A paragraph you might have missed, from the end of a review of a recent book on Aristotelian teleology, raises indirectly a question that friends and I have wondered about -- whether standards for book production are dropping, and, if so, why.
Although the editorial production of a book is never entirely the author's responsibility, and in some cases mistakes are made that are not the author's fault at all, a significant number of editorial and typographical errata mar the overall presentation of the work and at times prove quite distracting. Throughout the book, sometimes on the same page, and in some instances even in the same line (75), the Greek for one of Aristotle's central teleological phrases—hou heneka—is incorrectly aspirated, wavering back and forth between hou heneka, ou heneka and even ou eneka. There are numerous errors of punctuation, incorrect italicization and inconsistent capitalization of titles, and accentuation of words in Greek. The capitalization and printing of column letters in the citation of Bekker pages randomly alternates between upper case and lower case; sometimes they are written in superscript, sometimes not. On the very first page of the book, the title of Aristotle Metaphysics is inconsistently italicized in the same line (p. 1 n.1). I caught over 50 typographical errors in the first 150 pages of the book, after which I stopped keeping track. Such errata seem unusual for a prestigious university press, and one hopes that this author's first book--worthy of inclusion in any research university's library--can be corrected in subsequent printings.I must admit this baffles me. We’re all familiar with the startling experience of discovering a typo on a page that had been checked carefully in proofs by both author and proofreader. But how could multiple mistakes of this sort go unnoticed and uncorrected?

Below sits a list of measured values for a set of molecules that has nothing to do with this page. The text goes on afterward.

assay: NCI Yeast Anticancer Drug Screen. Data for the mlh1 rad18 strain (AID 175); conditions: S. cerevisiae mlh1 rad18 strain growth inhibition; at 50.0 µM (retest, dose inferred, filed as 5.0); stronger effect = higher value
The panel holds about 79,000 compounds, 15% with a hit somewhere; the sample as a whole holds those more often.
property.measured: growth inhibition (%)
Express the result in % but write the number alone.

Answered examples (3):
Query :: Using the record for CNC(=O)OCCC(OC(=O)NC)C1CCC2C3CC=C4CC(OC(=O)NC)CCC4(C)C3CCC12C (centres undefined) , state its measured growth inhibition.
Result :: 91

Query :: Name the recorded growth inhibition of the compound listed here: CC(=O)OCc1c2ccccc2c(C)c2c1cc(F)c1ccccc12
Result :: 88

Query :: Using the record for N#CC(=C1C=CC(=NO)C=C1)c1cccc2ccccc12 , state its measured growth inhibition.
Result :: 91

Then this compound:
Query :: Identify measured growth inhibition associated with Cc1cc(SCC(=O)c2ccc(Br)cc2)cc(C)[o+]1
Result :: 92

And the blame is to be shared by press as well as author: inconsistencies in citations and format should have been caught by the copy editor, even if an author might be excused for overlooking them.
Is this book, published by Oxford University Press, an exception, or is it part of a larger trend toward poor workmanship in books? And, if the latter, what could be the cause? One might have thought that modern methods of book production would have made it easier to notice and remove mistakes.